WAVES for Development Makes a Sustainable Impact in Peru

Aid Group Facilitates Community Development

There is a formula for the way surf tourism often develops in the third world, and Dave Aabo, founder of the surfing aid group WAVES for Development, knows it well.

"Foreigners come in and develop one facet of the community, like surfing," he says over an espresso in a caf in New York City. "Then they exploit the resources. Then they start grabbing up the land and the poor people get pushed out of town because it's too expensive, and in the end, the locals completely miss out on the development."

Although the Cold War ended long ago, old habits die hard, and intervention by wealthy foreigners is rarely good news for impoverished people trying to get their slice of the pie. As a Peace Corps officer in Peru between 2003 and 2007, Aabo saw the grim "development" formula in towns up and down the country's wave-rich western coast. The waves brought the surfers, which brought the investors, which brought the industries, and the locals stayed poor. Then one day, he stumbled into Lobitos, Peru home to one very poor fishing village and one very long left point that was still only a rumor among surfing expats.

"It was evident from the beginning that the surf industry was coming, s o s," he says, referencing a Spanish term that means "yes, or yes." "So we said: 'why not give the locals the ability to tap into what's going to happen?'"

Thus was born WAVES, a non-governmental organization that is quietly subverting old paradigms of the surf tourism industry by giving locals the knowledge, money, and skill sets required to control their own aquatic resources.

Eight staff members in Lobitos, and the neighboring town of Negritos, work with volunteers from all over the world to offer children classes in English, swimming, surfing, photography, board repair, social entrepreneurship, and environmental education. They are also experimenting with micro-credit programs to jumpstart businesses in the community as well as sell surfboards to locals that wouldn't be able to purchase them otherwise.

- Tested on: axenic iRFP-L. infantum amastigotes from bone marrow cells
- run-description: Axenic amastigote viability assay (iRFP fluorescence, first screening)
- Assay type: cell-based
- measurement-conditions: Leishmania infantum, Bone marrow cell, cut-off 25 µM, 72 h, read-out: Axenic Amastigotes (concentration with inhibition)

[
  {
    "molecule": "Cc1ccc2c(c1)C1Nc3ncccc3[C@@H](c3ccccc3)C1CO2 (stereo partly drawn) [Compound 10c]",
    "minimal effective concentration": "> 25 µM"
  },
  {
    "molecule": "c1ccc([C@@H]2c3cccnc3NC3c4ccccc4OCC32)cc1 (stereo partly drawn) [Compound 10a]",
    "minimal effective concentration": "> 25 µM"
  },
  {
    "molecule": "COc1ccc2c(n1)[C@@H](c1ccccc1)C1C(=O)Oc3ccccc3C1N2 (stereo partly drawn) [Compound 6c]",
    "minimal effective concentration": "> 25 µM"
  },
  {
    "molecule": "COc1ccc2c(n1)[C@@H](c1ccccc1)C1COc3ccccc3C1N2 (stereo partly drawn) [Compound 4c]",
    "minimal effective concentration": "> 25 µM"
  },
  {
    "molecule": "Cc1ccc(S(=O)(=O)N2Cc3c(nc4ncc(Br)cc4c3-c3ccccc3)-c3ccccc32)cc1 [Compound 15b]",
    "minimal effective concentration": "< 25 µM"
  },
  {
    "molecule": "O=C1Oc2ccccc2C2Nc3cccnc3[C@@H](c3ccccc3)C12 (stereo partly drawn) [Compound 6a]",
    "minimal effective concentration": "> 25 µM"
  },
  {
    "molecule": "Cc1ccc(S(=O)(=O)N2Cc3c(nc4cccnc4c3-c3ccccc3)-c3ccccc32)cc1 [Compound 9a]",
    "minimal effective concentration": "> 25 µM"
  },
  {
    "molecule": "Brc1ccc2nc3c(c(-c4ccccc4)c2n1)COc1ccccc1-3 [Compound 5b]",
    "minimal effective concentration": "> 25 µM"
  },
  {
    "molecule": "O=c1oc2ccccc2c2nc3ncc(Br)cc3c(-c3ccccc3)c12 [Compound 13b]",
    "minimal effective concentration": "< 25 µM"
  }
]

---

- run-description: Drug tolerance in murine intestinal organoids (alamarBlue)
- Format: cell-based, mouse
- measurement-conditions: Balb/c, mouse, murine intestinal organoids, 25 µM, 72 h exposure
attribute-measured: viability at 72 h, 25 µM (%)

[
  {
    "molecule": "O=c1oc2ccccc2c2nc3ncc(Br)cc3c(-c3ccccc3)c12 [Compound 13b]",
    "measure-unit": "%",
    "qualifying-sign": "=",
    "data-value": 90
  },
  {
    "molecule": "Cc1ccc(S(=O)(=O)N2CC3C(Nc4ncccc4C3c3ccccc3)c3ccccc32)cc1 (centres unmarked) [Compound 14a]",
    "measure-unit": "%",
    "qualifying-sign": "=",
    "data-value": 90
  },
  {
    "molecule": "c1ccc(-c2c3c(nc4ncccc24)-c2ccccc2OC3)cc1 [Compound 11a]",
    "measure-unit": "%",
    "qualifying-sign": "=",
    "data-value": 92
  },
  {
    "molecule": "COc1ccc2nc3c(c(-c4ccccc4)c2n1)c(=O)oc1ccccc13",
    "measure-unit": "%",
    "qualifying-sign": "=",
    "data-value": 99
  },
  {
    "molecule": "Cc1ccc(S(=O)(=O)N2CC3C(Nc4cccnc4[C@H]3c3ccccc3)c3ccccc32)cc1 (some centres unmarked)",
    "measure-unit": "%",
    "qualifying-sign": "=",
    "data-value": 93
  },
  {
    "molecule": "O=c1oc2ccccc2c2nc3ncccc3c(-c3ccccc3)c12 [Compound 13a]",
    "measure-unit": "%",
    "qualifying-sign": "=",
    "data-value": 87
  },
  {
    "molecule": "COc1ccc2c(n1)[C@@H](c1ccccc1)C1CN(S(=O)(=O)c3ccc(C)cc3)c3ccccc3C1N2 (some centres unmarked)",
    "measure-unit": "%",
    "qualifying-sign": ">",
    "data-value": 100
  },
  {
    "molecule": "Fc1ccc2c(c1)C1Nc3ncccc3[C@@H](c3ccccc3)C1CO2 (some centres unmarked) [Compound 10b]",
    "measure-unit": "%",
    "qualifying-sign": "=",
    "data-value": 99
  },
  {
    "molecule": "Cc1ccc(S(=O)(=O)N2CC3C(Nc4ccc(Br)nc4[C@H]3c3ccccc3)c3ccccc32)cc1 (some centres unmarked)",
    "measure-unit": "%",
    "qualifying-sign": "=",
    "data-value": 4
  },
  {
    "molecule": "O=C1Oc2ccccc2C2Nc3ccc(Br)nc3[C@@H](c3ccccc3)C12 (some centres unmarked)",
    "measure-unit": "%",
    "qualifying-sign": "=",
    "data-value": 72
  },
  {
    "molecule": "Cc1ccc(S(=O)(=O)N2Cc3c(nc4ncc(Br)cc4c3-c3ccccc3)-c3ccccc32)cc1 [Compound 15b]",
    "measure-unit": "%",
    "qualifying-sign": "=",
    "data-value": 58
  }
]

"We want to build the capacity of the people in Lobitos to develop their community in whatever way they decide," says Aabo.

It's a far cry from giving a t-shirt and an old surfboard to a kid playing in the surf, but Aabo says its part of the same spirit. "It's great when pro surfers come here and give kids boards, but what often happens is that the kids turns around and sell the things. In order for philanthropy to be sustainable, there has to be a larger infrastructure to support it and we can't take a purely paternalistic approach to giving."

WAVES doesn't give, it facilitates. Its workers are humanitarian fixers. Want to start a t-shirt company? They'll give you a loan. Want to become a surf photographer? They'll hook you up with a pro photographer on vacation and teach you how to sell your shots to the traveling surfers. Tired of fishing all day to put food on the table? They'll teach you how to charter your boat to foreign anglers.

"We want to build the capacity of the people in Lobitos to develop their community in whatever way they decide," says Aabo.

Aabo believes his formula of helping people help themselves can be implemented in any place with unmet educational needs and unrealized surf tourism potential. But "can" and "will" are very different things. If Aabo's model is to succeed, it will mean waging a quiet guerrilla war against the old paradigm of development run by wealthy foreign elites. Can hearts and minds really win the battle against dollars and cents? Aabo believes so. He sites growing trends in ecotourism as evidence that both travelers and developers are becoming more socially conscious.

"Being green can be profitable," he says. "Our job is to prove that ‘giving back’ can be too."